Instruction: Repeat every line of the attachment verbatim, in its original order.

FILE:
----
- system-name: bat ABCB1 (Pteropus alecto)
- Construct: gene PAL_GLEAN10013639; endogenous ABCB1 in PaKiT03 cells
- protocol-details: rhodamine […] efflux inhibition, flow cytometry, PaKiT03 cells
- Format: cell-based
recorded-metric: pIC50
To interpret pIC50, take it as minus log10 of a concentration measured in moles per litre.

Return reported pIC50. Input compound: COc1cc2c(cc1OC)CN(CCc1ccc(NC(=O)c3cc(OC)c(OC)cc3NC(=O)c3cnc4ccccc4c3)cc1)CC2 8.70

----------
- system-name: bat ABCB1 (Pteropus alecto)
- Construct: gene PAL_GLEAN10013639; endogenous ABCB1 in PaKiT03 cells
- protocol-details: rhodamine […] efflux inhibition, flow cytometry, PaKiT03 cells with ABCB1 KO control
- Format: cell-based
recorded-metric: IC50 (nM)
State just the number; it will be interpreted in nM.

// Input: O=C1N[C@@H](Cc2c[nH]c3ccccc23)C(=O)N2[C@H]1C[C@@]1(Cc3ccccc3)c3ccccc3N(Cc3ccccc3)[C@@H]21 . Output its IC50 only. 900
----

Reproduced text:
- system-name: bat ABCB1 (Pteropus alecto)
- Construct: gene PAL_GLEAN10013639; endogenous ABCB1 in PaKiT03 cells
- protocol-details: rhodamine […] efflux inhibition, flow cytometry, PaKiT03 cells
- Format: cell-based
recorded-metric: pIC50
To interpret pIC50, take it as minus log10 of a concentration measured in moles per litre.

Return reported pIC50. Input compound: COc1cc2c(cc1OC)CN(CCc1ccc(NC(=O)c3cc(OC)c(OC)cc3NC(=O)c3cnc4ccccc4c3)cc1)CC2 8.70

----------
- system-name: bat ABCB1 (Pteropus alecto)
- Construct: gene PAL_GLEAN10013639; endogenous ABCB1 in PaKiT03 cells
- protocol-details: rhodamine […] efflux inhibition, flow cytometry, PaKiT03 cells with ABCB1 KO control
- Format: cell-based
recorded-metric: IC50 (nM)
State just the number; it will be interpreted in nM.

// Input: O=C1N[C@@H](Cc2c[nH]c3ccccc23)C(=O)N2[C@H]1C[C@@]1(Cc3ccccc3)c3ccccc3N(Cc3ccccc3)[C@@H]21 . Output its IC50 only. 900